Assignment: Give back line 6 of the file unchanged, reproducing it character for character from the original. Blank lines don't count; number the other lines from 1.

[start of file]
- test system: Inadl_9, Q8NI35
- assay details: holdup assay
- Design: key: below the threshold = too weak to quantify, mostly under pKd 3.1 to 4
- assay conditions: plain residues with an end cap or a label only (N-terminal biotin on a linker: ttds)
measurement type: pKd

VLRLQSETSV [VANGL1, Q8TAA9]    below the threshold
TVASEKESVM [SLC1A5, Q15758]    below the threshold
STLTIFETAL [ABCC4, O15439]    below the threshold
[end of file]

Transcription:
VLRLQSETSV [VANGL1, Q8TAA9]    below the threshold